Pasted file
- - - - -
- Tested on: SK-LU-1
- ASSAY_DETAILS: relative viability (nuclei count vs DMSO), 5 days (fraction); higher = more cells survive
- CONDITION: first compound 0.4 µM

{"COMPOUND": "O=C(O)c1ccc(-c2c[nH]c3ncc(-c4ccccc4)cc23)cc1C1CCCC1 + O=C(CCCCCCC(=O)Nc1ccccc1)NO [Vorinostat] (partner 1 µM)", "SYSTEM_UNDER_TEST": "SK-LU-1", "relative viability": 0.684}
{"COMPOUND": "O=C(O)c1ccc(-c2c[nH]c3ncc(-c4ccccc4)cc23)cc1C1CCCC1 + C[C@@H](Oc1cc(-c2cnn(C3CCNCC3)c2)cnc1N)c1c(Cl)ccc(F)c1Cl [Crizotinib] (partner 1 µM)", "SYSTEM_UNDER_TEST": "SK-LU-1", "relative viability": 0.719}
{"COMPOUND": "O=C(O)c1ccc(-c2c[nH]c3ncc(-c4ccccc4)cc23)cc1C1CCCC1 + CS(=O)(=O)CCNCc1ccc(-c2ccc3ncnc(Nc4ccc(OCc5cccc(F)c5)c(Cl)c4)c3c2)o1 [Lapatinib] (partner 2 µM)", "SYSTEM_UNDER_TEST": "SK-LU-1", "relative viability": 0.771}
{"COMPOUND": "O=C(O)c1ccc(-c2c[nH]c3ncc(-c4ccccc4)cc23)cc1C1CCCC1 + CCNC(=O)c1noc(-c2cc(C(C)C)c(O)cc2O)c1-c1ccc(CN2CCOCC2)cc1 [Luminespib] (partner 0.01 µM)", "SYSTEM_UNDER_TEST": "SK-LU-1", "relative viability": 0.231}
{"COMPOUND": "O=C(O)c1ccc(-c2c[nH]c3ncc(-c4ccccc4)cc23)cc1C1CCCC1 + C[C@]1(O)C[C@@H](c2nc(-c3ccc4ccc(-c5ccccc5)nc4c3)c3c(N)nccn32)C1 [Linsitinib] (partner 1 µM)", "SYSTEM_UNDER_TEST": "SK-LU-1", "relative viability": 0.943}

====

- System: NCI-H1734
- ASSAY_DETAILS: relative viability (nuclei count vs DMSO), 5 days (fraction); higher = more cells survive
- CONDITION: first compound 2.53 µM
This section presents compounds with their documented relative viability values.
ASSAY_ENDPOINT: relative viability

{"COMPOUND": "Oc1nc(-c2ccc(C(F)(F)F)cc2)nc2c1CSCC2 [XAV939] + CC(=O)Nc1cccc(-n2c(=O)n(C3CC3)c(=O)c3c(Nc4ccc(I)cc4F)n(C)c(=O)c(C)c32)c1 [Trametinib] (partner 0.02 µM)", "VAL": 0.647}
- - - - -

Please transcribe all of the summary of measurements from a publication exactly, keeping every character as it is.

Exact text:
- Tested on: SK-LU-1
- ASSAY_DETAILS: relative viability (nuclei count vs DMSO), 5 days (fraction); higher = more cells survive
- CONDITION: first compound 0.4 µM

{"COMPOUND": "O=C(O)c1ccc(-c2c[nH]c3ncc(-c4ccccc4)cc23)cc1C1CCCC1 + O=C(CCCCCCC(=O)Nc1ccccc1)NO [Vorinostat] (partner 1 µM)", "SYSTEM_UNDER_TEST": "SK-LU-1", "relative viability": 0.684}
{"COMPOUND": "O=C(O)c1ccc(-c2c[nH]c3ncc(-c4ccccc4)cc23)cc1C1CCCC1 + C[C@@H](Oc1cc(-c2cnn(C3CCNCC3)c2)cnc1N)c1c(Cl)ccc(F)c1Cl [Crizotinib] (partner 1 µM)", "SYSTEM_UNDER_TEST": "SK-LU-1", "relative viability": 0.719}
{"COMPOUND": "O=C(O)c1ccc(-c2c[nH]c3ncc(-c4ccccc4)cc23)cc1C1CCCC1 + CS(=O)(=O)CCNCc1ccc(-c2ccc3ncnc(Nc4ccc(OCc5cccc(F)c5)c(Cl)c4)c3c2)o1 [Lapatinib] (partner 2 µM)", "SYSTEM_UNDER_TEST": "SK-LU-1", "relative viability": 0.771}
{"COMPOUND": "O=C(O)c1ccc(-c2c[nH]c3ncc(-c4ccccc4)cc23)cc1C1CCCC1 + CCNC(=O)c1noc(-c2cc(C(C)C)c(O)cc2O)c1-c1ccc(CN2CCOCC2)cc1 [Luminespib] (partner 0.01 µM)", "SYSTEM_UNDER_TEST": "SK-LU-1", "relative viability": 0.231}
{"COMPOUND": "O=C(O)c1ccc(-c2c[nH]c3ncc(-c4ccccc4)cc23)cc1C1CCCC1 + C[C@]1(O)C[C@@H](c2nc(-c3ccc4ccc(-c5ccccc5)nc4c3)c3c(N)nccn32)C1 [Linsitinib] (partner 1 µM)", "SYSTEM_UNDER_TEST": "SK-LU-1", "relative viability": 0.943}

====

- System: NCI-H1734
- ASSAY_DETAILS: relative viability (nuclei count vs DMSO), 5 days (fraction); higher = more cells survive
- CONDITION: first compound 2.53 µM
This section presents compounds with their documented relative viability values.
ASSAY_ENDPOINT: relative viability

{"COMPOUND": "Oc1nc(-c2ccc(C(F)(F)F)cc2)nc2c1CSCC2 [XAV939] + CC(=O)Nc1cccc(-n2c(=O)n(C3CC3)c(=O)c3c(Nc4ccc(I)cc4F)n(C)c(=O)c(C)c32)c1 [Trametinib] (partner 0.02 µM)", "VAL": 0.647}